February 1, 2010

Framed "Pictures," Two Generations Apart

Fourscore and seven years ago (plus a few months), a work of music came into being that quickly established itself as a staple of the orchestral repertory, and indeed a showcase for the full-sized modern orchestra: Ravel’s stunning orchestral setting of Mussorgsky’s piano suite Pictures at an Exhibition. While the success of this version did stir up some interest in the original one for piano, which had been generally neglected, more than a few music-oriented souls even today regard the work as being essentially an orchestral one; some, in fact, are surprised to learn that it was originally for piano solo.

As a matter of fact, this music’s "orchestral character" was recognized by some of Mussorgsky’s own colleagues, from the time the piano version was first published, in 1886, five years after his death. In that sense, it is curious that Rimsky-Korsakov, who devoted himself to editing and orchestrating so much of Mussorgsky’s music, did not orchestrate this work himself. But Ravel’s version, commissioned by the legendary conductor Serge Koussevitzky and introduced by him in Paris in October 1922, was neither the first nor the last. Rimsky-Korsakov, after editing the piano score for its first publication, did have a hand in the production of the first orchestral version: in 1891 he assigned the orchestration to his pupil Mikhail Tushmalov, supervised Tushmalov’s work on it, and then conducted the premiere, in St Petersburg.

Tushmalov’s version omits some of the work’s 16 sections, as do some of the subsequent editions. One of the most recent, though, created by the Bulgarian pianist Emile Naoumoff and introduced by him with the National SO under Mstislav Rostropovich in 1994, not only includes every section of the Pictures but brings in material from other Mussorgsky works and is treated as a large-scale piano concerto. Other recent versions include a chorus in one or more sections. The excellent note by Michiel Cleij for the newest recording of the Ravel version -- with the Royal Concertgebouw Orchestra of Amsterdam under its chief conductor Mariss Jansons, on the orchestra’s own label (in SACD on RCO Live RCO 09004) -- advises that research by David Raksin, an American composer remembered primarily for his film scores, showed no fewer than 86 transcriptions for various forces -- orchestra, a cappella vocal group, wind ensemble, organ solo, etc. -- and the list has grown since Raksin’s death in 2004.

Modest Mussorgsky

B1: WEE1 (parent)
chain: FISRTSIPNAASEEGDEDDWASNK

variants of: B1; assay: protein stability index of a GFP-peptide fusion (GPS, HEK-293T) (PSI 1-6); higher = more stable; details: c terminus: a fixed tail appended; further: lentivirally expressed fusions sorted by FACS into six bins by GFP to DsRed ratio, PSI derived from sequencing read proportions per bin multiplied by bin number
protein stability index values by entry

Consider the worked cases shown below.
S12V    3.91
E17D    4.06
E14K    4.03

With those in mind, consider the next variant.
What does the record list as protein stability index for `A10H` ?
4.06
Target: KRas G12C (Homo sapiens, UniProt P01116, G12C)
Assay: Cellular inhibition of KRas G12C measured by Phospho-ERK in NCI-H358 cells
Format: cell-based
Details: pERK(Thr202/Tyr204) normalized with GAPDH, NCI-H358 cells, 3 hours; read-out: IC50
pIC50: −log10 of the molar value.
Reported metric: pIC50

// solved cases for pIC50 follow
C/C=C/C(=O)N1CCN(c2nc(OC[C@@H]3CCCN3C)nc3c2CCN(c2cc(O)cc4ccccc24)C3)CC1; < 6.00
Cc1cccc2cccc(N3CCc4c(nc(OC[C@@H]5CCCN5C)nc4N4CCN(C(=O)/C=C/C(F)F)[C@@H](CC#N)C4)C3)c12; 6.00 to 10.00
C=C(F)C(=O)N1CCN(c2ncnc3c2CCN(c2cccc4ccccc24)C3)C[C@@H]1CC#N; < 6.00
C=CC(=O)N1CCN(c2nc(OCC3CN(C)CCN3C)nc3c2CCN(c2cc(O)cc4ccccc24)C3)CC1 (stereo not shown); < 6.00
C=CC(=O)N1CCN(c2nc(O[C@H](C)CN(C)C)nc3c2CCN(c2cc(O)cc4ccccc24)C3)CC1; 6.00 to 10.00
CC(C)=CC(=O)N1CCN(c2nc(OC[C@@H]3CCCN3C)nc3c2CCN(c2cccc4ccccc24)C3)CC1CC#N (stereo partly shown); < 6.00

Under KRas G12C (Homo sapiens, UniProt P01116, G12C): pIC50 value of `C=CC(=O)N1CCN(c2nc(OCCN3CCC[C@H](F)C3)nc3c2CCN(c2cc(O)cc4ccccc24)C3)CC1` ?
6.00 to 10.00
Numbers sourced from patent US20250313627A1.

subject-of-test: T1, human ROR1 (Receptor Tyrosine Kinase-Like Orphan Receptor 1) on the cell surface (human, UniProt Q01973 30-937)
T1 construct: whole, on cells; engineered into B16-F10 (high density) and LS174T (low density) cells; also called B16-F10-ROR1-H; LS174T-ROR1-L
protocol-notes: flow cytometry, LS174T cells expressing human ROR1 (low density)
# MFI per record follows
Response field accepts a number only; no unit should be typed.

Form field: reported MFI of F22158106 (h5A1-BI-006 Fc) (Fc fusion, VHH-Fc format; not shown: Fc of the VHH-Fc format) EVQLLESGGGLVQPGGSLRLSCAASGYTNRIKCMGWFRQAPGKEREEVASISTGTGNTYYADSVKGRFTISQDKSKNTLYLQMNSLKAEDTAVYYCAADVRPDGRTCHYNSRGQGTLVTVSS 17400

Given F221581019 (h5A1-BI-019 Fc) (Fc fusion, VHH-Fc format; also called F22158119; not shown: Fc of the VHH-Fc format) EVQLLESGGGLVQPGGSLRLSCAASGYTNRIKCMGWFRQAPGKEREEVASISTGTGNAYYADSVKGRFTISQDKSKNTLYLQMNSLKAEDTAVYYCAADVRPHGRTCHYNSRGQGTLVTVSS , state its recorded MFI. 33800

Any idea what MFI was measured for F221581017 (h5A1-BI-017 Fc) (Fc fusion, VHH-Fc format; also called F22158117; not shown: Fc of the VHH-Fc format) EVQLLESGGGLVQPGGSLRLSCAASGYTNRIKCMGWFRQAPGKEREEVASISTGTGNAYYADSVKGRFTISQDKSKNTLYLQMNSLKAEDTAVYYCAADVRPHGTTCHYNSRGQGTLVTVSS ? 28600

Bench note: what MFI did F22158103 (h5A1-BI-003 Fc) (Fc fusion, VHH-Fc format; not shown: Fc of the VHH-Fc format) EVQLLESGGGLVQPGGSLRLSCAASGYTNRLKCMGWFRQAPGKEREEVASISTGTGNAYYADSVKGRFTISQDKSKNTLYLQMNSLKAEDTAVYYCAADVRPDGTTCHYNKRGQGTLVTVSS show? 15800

During the last 20 years the conductor Leonard Slatkin, alerted by the London-based musical gadfly Edward Johnson to the various orchestral treatments of the Pictures, found about two dozen of them and drew individual sections from many of them to produce two different composite versions, the second of which he recently recorded with the Nashville SO (Naxos 8.570716). Some of the editions represented in the Slatkin compilations have been recorded in full -- those by Leopold Stokowski, Lucien Cailliet, Sergei Gorchakov, Henry Wood, Vladimir Ashkenazy, Leo Funtek, Walter Goehr -- but Mr. Slatkin, who has recorded the Ravel version twice, continues to perform it, in his own edition, which restores -- in an orchestration based on Ravel’s treatment -- the sections Ravel omitted. He acknowledges it as the standard version, as several of the earlier orchestrators have done. (Sir Henry Wood simply withdrew his version after Ravel’s came out.) As it happens, it also bears a certain historical significance, as the culmination of the rich Franco-Russian musical exchange initiated by Berlioz’s second visit to Russia, in 1867.

Berlioz made that visit, in 1867, at the invitation of Mily Balakirev, the leader of the group of nationalist composers known as "the Five," or "the Mighty Handful," to conduct concerts of his own music in Moscow and St Petersburg, which set off productive responses from various Russian composers. In the years that followed, musical contacts between the two countries became increasingly frequent. Early in the 20th century the Russian impresario Sergei Diaghilev moved to Paris and began commissioning new operas and ballets from both French and Russian composers. Along the way he happened to put Stravinsky and Ravel together orchestrating music of Mussorgsky. A few years after Diaghilev’s arrival, Koussevitzky settled in Paris, and not only commissioned and introduced new works from composers in both countries, but set up a publishing house for new Russian music. The Russian Revolution of 1917 triggered a new influx of Russians into Paris, where visitors from other countries were as likely to encounter their music as works of native Frenchmen.

Thus the stage was set for Ravel. It is pertinent to note that before orchestrating this work Ravel had orchestrated some of Mussorgsky’s other music for Diaghilev, and his friend M.D. Calvocoressi, one of Mussorgsky’s biographers, had got him so interested in the Pictures that he determined to score this work for orchestra, and took the initiative by simply asking Koussevitzky to commission the project. Koussevitzky was of course delighted; he held exclusive rights to the Ravel score for several years, and made the premiere recording of it in 1930; virtually every other conductor active since then has had a go at it.

Eugene Ormandy made three recordings of the Ravel, after recording the version Lucien Cailliet created for him upon his arrival in Philadelphia as Stokowski’s successor. Stokowski himself, who recorded his own version three times, occasionally performed Ravel’s, and recorded portions of it quite late in his life. It was not by accident that this work was chosen for the recording that alerted the world to the meaning of the term "high fidelity," the one made for Mercury by the Chicago SO under Rafael Kubelík in 1951. Its release the following year led the New York Times critic Howard Taubman to use the phrase "living presence," which Mercury quickly adopted for the series of recordings it introduced. Since then, the Chicago SO has recorded the Pictures five times in stereo, under as many conductors, from Fritz Reiner to Neeme Järvi. The new recording from Amsterdam is the fifth by the Concertgebouw Orchestra, also under as many different conductors.